The Giant Anteater can be found in diverse habitats from grasslands to rainforests in Central and South America, from Nicaragua to Northern Argentina.
Anteaters have a long tube-like snout with a keen sense of smell.
Giant Anteaters use their sharp claws to break open ant and termite mounds.
The National Zoo's male and female Giant Anteaters enjoy a meal.
Animal of the month: Giant Anteater — famous for its 0.6 m long tongue!
The Giant Anteater (Myrmecophaga tridactyla) has a ravenous appetite for ants, termites and soft bodied grubs.
There are four species of anteaters: Giant Anteater, Silky Anteater, Southern Tamandua and Northern Tamandua. The NZG has two adult Giant Anteaters, the largest of the species, that can grow to a total length of between 1.8m to 2.4m.
Anteaters or Antbear, as they are sometimes known are ground dwelling mammals and fall under the Suborder of Vermilingua, which means 'worm tongue'. Though not directly related to the Armadillo, anteaters fall under the scientific classification of the Superorder of Xenarthra, which also contains the Cingulata group of the armadillos. They are indirectly related to the sloth as they fall under the Order, Pilosa.
The anteater is often mistakenly thought to be related to the Pangolin and the African Aardvark, as they share similar features and have all evolved powerful digging forearms, long tongues, tube-like snouts without any teeth, which they use to break termite mounds for food.
All species of anteaters have a long thin head with an elongated snout. They have a tube-shaped mouth that has no teeth — just lips and a long tongue that can extend to 60cm, with a width of 12.5mm, which is covered in sticky saliva to trap its prey. Anteaters can extend and withdraw their tongues up to 150 times a minute. It is one of the few mammals that do not have teeth when mature.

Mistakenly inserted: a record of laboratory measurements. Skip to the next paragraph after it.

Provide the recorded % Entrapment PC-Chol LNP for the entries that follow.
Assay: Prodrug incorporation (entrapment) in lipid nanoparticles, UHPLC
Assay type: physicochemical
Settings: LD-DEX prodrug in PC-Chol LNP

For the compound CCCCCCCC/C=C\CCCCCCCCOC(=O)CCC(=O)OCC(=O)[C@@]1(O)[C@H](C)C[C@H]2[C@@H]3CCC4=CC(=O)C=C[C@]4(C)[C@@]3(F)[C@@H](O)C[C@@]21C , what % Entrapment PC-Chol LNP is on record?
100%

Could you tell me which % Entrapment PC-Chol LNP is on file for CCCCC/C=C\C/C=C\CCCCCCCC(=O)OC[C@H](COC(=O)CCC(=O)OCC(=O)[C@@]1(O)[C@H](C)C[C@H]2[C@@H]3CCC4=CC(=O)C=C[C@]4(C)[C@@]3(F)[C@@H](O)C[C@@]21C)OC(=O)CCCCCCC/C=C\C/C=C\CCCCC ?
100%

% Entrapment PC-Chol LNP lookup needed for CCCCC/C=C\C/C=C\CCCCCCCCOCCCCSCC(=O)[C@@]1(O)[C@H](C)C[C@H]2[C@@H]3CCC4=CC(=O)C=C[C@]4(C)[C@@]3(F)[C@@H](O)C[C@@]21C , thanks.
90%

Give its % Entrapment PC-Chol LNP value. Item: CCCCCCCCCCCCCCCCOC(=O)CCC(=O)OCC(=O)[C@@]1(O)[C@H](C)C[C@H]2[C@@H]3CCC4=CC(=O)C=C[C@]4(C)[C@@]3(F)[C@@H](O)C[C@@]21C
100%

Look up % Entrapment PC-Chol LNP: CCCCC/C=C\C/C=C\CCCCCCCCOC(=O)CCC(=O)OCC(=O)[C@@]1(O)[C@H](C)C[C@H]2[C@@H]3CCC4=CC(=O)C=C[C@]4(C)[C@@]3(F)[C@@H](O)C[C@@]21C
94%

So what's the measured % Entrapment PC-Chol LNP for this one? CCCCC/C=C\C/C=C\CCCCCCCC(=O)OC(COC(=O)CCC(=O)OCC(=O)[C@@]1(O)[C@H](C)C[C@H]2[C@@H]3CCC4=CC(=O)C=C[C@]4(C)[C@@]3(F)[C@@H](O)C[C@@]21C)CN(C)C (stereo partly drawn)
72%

The anteater's fur has a stiff, straw-like texture that is predominantly a grey/brown colour with a distinctive black and white band, crossing its chest and shoulder. They have long fur with a large bushy tail; their dense fur protects them from insects attacking them. Young anteaters have soft fur. Anteaters have large curved fore-claws which are used to break open termite and ant mounds as well as for defence.
When they walk they flex and turn their fingers inwards, to keep their claws from piercing them and touching the ground, thus they appear as if they are walking on their knuckles.
The Giant Anteater is nocturnal in the wild, but if near human settlements, it is diurnal with a keen sense of smell, close to 40 times more sensitive than that of humans, but it does have poor eyesight and hearing. Anteaters choose to sleep in abandoned burrows and hollows found in the wild. They sleep curled with their body covered by their long bushy tails. Interestingly enough, although known as a land dweller they are known to be strong swimmers.
Giant Anteaters breed once every nine months with their breeding season duration determined by the region in which they live. Females give birth standing up, where a single offspring will be delivered after a gestation of 190 days. The baby is born fully coated in soft fur and marked. It immediately climbs onto its mother's back, where it will stay until she falls pregnant again, generally one year.
Communication between Giant Anteaters is minimal and only sometimes includes snorts, hisses and sniffs. When threatened it will stand up on its hind legs, using its tail for balance, and strike with its claws or 'hugs' its attacker. They are known to live beyond 20 years old in the wild and 25 years in captivity and can weigh up to 65kg when fully grown.
Habitat loss and indiscriminate hunting has resulted in this species' vulnerability. They are now classified on the 'near threatened' Red List by the International Union for Conservation of Nature and Natural Resources. The Convention on International Trade in Endangered Species (CITES) has defined this species as not threatened to extinction, but trade and overuse need to be controlled.
At the National Zoo
The NZG has two Giant Anteaters, a male and a female. They are both from Brazil and have lived happily at the zoo for nearly eight years, with an estimated age of nine years. They are best viewed on a night tour. Please note that night tour bookings are essential.
Claire Fordred, Intern, NZG
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